Having teenage children is a great way to get a new perspective on management issues within ports. Like teenagers, operations, marketing and accounts often seem to compete for attention rather than work with each other towards achievement.
Silos of skill and delivery that at times seem unable to co-operate with each other (like different departments) or with their parents (that is senior management!). Perspective, empathy and team work are goals that all senior managers and parents would like to achieve.
Marketing needs to ensure it does not oversell, promising the earth; Operations needs to deliver productivity and services attractive to the market; and Accounts needs to grease the wheels. Senior Management need to hear the different perspectives, develop a cogent overall strategy and ensure everyone feels they have been empowered. In doing so, management needs to demonstrate clear leadership.
How to help leaders build a team? How to handle the recalcitrant teenagers so the dinner table conversation is not overwhelmed by claims and counter-claims that lead to dissent and confrontation? How do you help your team move from accusations and internal politics to focus on problem-solving and moving forward to the “goal”?
A number of techniques have been successful in recent years: with and in ports (not with teenagers; with those we all still struggle!). Communication has to be the number one assistant in any team-building process: a clear consistent process of communication to allow for the understanding of roles, functions and most importantly how departments contribute to the success of others and the total organisation. Why does marketing care about productivity? If they can’t claim to be the best (or close to that), making the sale is so much harder.
Another tool has been psychological profiling (not limited to Criminal Minds!). In understanding how our teams think and the characteristics of the departments, we can amend how they interact. It is stating the obvious that accounting likes to dot the i’s and cross the t’s, and this does not go well with operations. They need to do everything (or at least some things) yesterday, suppliers not paid, parts not delivered, cranes not repaired. This is simple, obvious and often totally missed. Looking at teams can reveal curious anomalies, which include people working against their personality because of status issues and mismatched expectations. Departments staffed after the image of the manager, not in the image of the work required…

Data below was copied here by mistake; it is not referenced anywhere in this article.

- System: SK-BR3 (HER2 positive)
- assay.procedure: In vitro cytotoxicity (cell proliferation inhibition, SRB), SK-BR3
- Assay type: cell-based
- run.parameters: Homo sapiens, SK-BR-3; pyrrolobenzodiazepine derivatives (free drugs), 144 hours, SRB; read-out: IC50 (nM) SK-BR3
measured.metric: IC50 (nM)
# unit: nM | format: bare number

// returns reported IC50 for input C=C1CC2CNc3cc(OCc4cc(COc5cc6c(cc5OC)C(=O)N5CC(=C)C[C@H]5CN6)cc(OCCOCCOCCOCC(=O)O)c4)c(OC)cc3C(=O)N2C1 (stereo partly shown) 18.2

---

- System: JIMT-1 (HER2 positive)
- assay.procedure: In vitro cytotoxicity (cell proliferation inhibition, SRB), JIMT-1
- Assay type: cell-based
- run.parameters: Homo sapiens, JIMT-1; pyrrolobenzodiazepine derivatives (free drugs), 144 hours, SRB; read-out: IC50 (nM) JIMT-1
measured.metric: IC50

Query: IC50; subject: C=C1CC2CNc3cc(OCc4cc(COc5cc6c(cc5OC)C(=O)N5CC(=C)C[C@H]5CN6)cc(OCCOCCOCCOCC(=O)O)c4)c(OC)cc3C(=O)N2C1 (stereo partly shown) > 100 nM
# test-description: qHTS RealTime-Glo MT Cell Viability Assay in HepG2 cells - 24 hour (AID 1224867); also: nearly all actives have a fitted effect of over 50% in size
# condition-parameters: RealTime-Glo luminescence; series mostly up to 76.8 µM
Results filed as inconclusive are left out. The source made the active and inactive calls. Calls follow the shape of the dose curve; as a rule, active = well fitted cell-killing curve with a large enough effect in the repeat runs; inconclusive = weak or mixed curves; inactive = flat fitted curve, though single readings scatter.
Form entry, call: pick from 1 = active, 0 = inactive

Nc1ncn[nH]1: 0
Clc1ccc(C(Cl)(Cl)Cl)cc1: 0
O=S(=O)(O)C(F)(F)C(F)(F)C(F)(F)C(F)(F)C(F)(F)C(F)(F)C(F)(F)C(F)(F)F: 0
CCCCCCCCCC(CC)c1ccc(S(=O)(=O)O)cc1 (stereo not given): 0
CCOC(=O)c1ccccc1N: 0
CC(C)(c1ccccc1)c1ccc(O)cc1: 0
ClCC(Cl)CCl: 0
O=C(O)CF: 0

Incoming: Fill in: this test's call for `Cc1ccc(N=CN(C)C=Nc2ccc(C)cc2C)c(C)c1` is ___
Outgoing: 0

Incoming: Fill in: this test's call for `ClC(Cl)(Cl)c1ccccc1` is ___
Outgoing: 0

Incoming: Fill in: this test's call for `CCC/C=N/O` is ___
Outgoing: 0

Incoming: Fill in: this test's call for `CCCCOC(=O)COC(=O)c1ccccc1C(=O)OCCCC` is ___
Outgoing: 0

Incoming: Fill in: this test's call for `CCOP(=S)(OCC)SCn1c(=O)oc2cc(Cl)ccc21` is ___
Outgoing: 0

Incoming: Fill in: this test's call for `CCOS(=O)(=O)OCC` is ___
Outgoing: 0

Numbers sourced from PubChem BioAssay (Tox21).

Silos of skill and delivery are not limited to discrete departments. Inside departments they can often be found at an interpersonal level. Similar approaches will work for these silos as well, but the level of management effort and understanding required should not be underestimated. These approaches also work with teenagers, I think; that rather depends if my daughters read this or not!
Most of us have a vision of great leadership. Churchill, Ghandi and Mandela often feature in people’s lists. In business, there seems to be a steady stream of high-profile chief executives aspiring to be that great leader whose presence and strategy changes “their” company. Such leaders do not always encourage enduring greatness, they initiate change but the company can lose momentum if they leave or if the crew are not working towards the same vision. Everyone needs to be on board and striving for the same goal.
Studies show that the most effective leaders are not the big brash types but those that focus on building their team and ensuring that the right members focus on the right jobs. After that, they ensure the team share a common vision. Put biblically, they are trying to ensure that all the parts of the body work together for the common aim.
So, how can a leader most quickly learn the abilities and styles of the members of their team to ensure they are engaged most effectively? How can team members learn to understand the strengths and weaknesses of their compatriots, especially when most of the answers.